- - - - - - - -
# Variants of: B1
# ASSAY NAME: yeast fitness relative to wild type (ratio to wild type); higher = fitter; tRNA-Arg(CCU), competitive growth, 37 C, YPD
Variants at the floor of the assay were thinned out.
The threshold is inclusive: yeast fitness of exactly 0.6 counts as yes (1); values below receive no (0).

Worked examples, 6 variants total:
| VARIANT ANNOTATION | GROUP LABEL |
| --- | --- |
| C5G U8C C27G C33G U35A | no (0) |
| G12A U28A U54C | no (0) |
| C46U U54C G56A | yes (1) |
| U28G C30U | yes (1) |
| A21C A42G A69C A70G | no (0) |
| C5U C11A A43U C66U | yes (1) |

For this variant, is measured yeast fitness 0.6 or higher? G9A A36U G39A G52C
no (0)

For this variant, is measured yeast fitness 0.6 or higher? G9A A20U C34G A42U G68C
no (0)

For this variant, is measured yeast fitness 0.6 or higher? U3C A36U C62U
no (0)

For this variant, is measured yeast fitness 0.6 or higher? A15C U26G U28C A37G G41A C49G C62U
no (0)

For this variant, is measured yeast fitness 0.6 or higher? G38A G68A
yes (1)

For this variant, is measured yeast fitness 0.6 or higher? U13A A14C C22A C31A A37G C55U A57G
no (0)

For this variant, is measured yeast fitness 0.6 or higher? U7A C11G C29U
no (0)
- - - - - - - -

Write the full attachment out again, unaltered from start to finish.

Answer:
# Variants of: B1
# ASSAY NAME: yeast fitness relative to wild type (ratio to wild type); higher = fitter; tRNA-Arg(CCU), competitive growth, 37 C, YPD
Variants at the floor of the assay were thinned out.
The threshold is inclusive: yeast fitness of exactly 0.6 counts as yes (1); values below receive no (0).

Worked examples, 6 variants total:
| VARIANT ANNOTATION | GROUP LABEL |
| --- | --- |
| C5G U8C C27G C33G U35A | no (0) |
| G12A U28A U54C | no (0) |
| C46U U54C G56A | yes (1) |
| U28G C30U | yes (1) |
| A21C A42G A69C A70G | no (0) |
| C5U C11A A43U C66U | yes (1) |

For this variant, is measured yeast fitness 0.6 or higher? G9A A36U G39A G52C
no (0)

For this variant, is measured yeast fitness 0.6 or higher? G9A A20U C34G A42U G68C
no (0)

For this variant, is measured yeast fitness 0.6 or higher? U3C A36U C62U
no (0)

For this variant, is measured yeast fitness 0.6 or higher? A15C U26G U28C A37G G41A C49G C62U
no (0)

For this variant, is measured yeast fitness 0.6 or higher? G38A G68A
yes (1)

For this variant, is measured yeast fitness 0.6 or higher? U13A A14C C22A C31A A37G C55U A57G
no (0)

For this variant, is measured yeast fitness 0.6 or higher? U7A C11G C29U
no (0)